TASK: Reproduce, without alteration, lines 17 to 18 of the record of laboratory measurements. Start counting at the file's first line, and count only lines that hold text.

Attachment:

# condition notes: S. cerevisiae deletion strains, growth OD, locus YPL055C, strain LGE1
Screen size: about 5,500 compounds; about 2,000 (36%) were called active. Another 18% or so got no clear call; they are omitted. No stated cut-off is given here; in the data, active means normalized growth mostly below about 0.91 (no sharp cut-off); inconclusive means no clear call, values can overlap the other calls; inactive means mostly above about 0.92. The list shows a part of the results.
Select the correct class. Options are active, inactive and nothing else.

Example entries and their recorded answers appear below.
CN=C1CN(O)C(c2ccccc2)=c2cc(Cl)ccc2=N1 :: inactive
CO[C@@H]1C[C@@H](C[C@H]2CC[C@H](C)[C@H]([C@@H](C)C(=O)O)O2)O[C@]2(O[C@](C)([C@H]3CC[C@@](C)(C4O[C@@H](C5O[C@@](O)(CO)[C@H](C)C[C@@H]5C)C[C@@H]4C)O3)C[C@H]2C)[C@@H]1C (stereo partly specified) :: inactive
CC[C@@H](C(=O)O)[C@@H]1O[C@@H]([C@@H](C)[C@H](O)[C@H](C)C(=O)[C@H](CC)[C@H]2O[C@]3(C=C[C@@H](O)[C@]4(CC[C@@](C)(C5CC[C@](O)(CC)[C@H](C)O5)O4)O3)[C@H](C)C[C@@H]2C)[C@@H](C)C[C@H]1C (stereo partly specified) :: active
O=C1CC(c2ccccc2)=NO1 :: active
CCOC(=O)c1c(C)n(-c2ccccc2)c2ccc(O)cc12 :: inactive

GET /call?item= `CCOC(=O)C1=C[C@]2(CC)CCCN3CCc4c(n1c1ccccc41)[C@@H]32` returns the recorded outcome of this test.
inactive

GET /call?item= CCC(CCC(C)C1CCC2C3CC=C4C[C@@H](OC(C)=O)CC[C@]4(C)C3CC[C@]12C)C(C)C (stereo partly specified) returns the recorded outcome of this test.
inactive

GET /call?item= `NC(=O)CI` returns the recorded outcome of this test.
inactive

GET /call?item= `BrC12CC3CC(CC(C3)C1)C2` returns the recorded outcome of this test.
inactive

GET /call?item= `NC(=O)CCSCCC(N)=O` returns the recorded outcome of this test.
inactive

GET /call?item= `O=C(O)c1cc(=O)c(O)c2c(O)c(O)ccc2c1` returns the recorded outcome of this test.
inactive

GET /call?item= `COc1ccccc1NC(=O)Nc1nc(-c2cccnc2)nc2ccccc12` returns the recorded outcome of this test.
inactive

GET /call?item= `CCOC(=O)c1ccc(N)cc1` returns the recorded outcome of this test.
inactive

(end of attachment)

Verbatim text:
inactive

GET /call?item= `NC(=O)CCSCCC(N)=O` returns the recorded outcome of this test.